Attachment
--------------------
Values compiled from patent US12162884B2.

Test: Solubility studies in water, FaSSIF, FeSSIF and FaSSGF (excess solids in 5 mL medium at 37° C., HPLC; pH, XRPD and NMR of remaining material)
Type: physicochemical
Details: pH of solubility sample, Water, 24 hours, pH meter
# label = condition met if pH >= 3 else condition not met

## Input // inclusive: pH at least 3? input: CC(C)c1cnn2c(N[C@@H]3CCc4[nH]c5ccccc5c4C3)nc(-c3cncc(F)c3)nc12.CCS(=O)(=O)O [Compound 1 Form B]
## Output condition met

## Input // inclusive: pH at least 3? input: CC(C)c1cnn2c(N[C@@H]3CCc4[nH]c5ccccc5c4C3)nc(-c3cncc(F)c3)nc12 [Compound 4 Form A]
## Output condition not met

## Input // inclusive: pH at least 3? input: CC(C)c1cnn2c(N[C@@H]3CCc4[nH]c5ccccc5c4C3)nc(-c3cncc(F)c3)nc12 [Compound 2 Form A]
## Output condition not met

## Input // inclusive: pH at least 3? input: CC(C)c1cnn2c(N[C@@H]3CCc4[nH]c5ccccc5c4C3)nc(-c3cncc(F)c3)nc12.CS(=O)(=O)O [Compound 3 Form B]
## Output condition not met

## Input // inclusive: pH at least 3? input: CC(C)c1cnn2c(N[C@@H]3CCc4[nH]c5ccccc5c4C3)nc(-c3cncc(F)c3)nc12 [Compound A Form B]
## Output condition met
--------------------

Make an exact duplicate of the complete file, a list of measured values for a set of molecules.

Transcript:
Values compiled from patent US12162884B2.

Test: Solubility studies in water, FaSSIF, FeSSIF and FaSSGF (excess solids in 5 mL medium at 37° C., HPLC; pH, XRPD and NMR of remaining material)
Type: physicochemical
Details: pH of solubility sample, Water, 24 hours, pH meter
# label = condition met if pH >= 3 else condition not met

## Input // inclusive: pH at least 3? input: CC(C)c1cnn2c(N[C@@H]3CCc4[nH]c5ccccc5c4C3)nc(-c3cncc(F)c3)nc12.CCS(=O)(=O)O [Compound 1 Form B]
## Output condition met

## Input // inclusive: pH at least 3? input: CC(C)c1cnn2c(N[C@@H]3CCc4[nH]c5ccccc5c4C3)nc(-c3cncc(F)c3)nc12 [Compound 4 Form A]
## Output condition not met

## Input // inclusive: pH at least 3? input: CC(C)c1cnn2c(N[C@@H]3CCc4[nH]c5ccccc5c4C3)nc(-c3cncc(F)c3)nc12 [Compound 2 Form A]
## Output condition not met

## Input // inclusive: pH at least 3? input: CC(C)c1cnn2c(N[C@@H]3CCc4[nH]c5ccccc5c4C3)nc(-c3cncc(F)c3)nc12.CS(=O)(=O)O [Compound 3 Form B]
## Output condition not met

## Input // inclusive: pH at least 3? input: CC(C)c1cnn2c(N[C@@H]3CCc4[nH]c5ccccc5c4C3)nc(-c3cncc(F)c3)nc12 [Compound A Form B]
## Output condition met